The Rhetoric
Category: Ideas
Genres: Philosophy
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The Rhetoric is a text on the art of persuasion by Aristotle. It is considered the most important piece ever written on the subject by rhetoricians. The original text was written in the 4th century but luckily was translated in 1818. Aristotle was a philosopher and polymath from ancient Greece, and his work on rhetoric established the basis for its understanding. Read how Aristotle explains a new concept known and used as commonplace in society today.

The Rhetoric


Translated by Thomas Taylor

The Rhetoric


The three treatises of which the present volume consists, have been deservedly considered by the ancients as ranking in the first class of the most exquisite productions of human wit; and even in the present frivolous age they maintain so high a degree of reputation, as to be studied at the University of Oxford. Indeed, so much penetration and profundity of thought are displayed in the composition of each, that the reader by whom they are thoroughly understood, will immediately subscribe to encomium given to the Stagirite by the great Syrianus, that he was the most skilful and the most prolific in his conceptions of all men, (δεινότατος και γονιμωτατος;) and also to the assertion of another of the ancients, which may be considered as the ne plus ultra of eulogy, that he dipped his pen in intellect.

I. With respect to Rhetoric, which forms the first of these treatises, it is very nearly allied to dialectic properly so called, and which is the subject of the Topics of Aristotle; and, therefore, in order to explain the. nature of rhetoric, it will be requisite to compare it with dialectic, and see in what they both agree, and in what they differ.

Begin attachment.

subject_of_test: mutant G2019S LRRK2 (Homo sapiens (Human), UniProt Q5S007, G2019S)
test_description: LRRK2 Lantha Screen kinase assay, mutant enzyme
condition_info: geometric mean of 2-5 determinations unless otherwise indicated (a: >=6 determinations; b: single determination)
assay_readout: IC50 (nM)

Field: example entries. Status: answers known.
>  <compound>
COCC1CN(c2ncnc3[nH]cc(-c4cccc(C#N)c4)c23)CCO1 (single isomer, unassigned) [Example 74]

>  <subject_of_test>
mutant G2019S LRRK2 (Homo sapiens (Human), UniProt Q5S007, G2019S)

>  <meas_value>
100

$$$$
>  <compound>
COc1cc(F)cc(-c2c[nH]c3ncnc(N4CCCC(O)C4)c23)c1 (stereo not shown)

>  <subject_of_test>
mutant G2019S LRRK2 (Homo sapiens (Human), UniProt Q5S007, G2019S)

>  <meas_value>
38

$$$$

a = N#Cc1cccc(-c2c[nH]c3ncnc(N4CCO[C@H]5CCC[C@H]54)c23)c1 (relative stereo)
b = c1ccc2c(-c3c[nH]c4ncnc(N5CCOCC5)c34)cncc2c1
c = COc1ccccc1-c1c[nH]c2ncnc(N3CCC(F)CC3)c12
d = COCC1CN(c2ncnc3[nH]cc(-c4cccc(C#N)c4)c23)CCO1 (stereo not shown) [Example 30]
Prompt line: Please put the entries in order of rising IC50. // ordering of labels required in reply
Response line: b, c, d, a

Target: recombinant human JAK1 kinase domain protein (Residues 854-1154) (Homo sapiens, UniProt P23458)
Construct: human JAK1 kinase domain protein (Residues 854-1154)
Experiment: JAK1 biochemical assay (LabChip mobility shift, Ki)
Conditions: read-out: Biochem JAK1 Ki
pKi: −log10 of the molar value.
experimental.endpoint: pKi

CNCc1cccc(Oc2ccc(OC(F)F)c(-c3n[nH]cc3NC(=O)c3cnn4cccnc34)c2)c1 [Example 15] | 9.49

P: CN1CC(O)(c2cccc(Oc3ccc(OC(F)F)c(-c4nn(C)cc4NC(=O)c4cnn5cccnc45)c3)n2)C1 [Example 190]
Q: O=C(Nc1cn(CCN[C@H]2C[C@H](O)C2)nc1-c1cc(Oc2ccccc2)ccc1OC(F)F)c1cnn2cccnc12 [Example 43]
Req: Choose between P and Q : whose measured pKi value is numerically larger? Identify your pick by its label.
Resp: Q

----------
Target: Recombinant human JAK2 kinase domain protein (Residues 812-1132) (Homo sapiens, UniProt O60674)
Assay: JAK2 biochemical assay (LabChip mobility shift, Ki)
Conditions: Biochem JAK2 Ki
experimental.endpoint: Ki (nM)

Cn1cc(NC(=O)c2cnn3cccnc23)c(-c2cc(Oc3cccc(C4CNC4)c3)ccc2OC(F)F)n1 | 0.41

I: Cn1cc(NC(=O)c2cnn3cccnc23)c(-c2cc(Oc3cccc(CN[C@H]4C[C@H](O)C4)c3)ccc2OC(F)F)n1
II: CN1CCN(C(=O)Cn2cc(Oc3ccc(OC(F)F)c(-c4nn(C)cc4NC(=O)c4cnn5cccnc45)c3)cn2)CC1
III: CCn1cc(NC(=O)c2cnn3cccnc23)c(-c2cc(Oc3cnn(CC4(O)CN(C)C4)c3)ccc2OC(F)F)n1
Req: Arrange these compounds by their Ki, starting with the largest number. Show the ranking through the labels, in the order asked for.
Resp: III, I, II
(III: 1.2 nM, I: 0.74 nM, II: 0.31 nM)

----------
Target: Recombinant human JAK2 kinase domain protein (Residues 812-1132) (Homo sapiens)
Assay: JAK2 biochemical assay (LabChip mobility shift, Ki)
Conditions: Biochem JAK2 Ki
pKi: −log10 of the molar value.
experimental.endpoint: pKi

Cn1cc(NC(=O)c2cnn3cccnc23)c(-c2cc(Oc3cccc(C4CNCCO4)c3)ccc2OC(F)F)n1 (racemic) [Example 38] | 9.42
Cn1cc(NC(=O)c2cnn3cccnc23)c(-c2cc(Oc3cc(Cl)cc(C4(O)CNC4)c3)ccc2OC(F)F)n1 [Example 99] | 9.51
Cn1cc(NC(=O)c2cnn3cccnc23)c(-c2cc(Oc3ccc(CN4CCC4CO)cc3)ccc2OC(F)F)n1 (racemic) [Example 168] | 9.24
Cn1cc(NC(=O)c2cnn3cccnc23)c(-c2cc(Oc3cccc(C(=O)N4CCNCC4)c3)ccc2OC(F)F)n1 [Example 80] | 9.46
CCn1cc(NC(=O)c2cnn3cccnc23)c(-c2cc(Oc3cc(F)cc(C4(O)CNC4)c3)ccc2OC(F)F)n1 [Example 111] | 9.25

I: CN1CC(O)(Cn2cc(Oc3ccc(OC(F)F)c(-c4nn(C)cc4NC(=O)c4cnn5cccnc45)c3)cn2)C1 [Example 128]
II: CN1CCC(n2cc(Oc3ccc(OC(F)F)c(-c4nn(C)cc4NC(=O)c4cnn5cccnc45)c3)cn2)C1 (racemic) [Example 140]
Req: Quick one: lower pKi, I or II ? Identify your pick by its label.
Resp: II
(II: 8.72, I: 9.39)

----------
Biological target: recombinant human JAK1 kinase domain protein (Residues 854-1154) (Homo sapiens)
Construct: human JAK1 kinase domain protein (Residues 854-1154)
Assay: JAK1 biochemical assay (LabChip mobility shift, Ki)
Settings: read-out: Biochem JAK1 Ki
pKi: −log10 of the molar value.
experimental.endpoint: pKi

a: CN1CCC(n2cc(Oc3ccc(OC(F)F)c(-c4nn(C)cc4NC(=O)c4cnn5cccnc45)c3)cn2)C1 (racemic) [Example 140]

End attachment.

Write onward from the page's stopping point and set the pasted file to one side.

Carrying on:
Dialectic then is denominated from disputing, and is the art of disputing; but rhetoric derives its name from speaking, and is the art of speaking. The art of disputing, however, consists in the ability of arguing on and defending each side of a proposed question. But the art of speaking consists in the ability of persuading the hearer to assent to either side of a question.

From this definition, it may be inferred that the subject of dialectic is every thing, so far as it is disputable with probability on each side; and that the subject of rhetoric is every thing so far as it can be influenced by persuasion.

In the second place, it may be inferred that dialectic and rhetoric agree in this, that each discusses every thing; that each discusses both sides of a question; and that each proceeds not from what is true, but from what is probable. For of the two parts of a problem contradictorily opposed to each other, the one is necessarily false; but dialectic and rhetoric discuss and defend each part of a problem. Hence they not only prove and defend what is true, but also what is false. As what is false, however, cannot be proved and defended from true, but only from probable assertions, rhetoric and dialectic do not proceed from true but from probable arguments. They also agree in this, that each does not proceed from things that are proper or peculiar, but from such as are common. For if it were requisite that they should discuss any proposed problem from peculiarities, they would be confounded with all sciences. To which it may be added, that they ought to use principles adapted to discuss the proposed problem, in each part, and that common principles alone possess this adaptation. Another reason is, that they ought to discuss things from principles known to all men, and known even to those who are ignorant of particular sciences.